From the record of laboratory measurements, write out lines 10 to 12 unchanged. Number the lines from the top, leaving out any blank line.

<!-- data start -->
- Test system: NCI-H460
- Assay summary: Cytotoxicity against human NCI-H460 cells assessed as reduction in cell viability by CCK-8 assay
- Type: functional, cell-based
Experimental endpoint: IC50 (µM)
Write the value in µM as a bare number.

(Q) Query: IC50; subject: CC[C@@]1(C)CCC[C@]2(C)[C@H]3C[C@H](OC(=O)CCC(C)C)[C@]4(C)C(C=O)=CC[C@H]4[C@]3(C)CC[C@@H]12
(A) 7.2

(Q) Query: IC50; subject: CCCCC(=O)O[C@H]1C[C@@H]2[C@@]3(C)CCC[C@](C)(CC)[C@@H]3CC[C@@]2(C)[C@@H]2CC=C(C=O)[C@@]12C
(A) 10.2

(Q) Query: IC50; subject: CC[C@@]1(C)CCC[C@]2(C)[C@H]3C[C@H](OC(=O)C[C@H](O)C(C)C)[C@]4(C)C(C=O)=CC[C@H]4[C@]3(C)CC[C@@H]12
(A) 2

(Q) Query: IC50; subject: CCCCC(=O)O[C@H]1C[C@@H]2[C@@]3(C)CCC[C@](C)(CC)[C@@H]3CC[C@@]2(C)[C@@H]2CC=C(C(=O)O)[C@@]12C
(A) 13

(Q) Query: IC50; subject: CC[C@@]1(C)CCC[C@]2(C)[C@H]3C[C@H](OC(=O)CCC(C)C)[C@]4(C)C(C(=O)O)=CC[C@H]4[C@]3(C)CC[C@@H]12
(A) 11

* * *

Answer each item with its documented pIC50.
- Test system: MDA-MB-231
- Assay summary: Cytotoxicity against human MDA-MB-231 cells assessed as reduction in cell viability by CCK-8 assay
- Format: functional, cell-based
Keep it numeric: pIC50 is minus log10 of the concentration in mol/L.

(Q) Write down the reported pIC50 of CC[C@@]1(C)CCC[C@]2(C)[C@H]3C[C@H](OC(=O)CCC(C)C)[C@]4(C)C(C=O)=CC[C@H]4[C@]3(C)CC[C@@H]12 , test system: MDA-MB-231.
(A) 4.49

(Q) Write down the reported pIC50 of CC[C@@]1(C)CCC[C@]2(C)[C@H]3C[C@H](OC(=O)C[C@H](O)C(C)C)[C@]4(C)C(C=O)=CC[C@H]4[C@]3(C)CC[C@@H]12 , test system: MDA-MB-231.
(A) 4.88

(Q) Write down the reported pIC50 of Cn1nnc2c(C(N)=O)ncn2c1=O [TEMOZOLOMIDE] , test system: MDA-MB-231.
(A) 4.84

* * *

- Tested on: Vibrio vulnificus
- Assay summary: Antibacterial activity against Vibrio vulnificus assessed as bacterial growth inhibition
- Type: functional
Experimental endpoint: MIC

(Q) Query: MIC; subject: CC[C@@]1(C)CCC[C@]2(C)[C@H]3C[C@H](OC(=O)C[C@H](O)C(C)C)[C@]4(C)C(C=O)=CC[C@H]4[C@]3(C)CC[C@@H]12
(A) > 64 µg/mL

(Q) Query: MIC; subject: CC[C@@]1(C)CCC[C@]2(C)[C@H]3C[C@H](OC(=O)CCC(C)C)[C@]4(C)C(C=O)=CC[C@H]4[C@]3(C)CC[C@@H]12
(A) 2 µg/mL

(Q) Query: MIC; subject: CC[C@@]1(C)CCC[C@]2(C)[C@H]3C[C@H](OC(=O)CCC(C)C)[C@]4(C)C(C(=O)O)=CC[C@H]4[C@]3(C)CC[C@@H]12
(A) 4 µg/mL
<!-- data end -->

(Q) Query: IC50; subject: CC[C@@]1(C)CCC[C@]2(C)[C@H]3C[C@H](OC(=O)C[C@H](O)C(C)C)[C@]4(C)C(C=O)=CC[C@H]4[C@]3(C)CC[C@@H]12
(A) 2

(Q) Query: IC50; subject: CCCCC(=O)O[C@H]1C[C@@H]2[C@@]3(C)CCC[C@](C)(CC)[C@@H]3CC[C@@]2(C)[C@@H]2CC=C(C(=O)O)[C@@]12C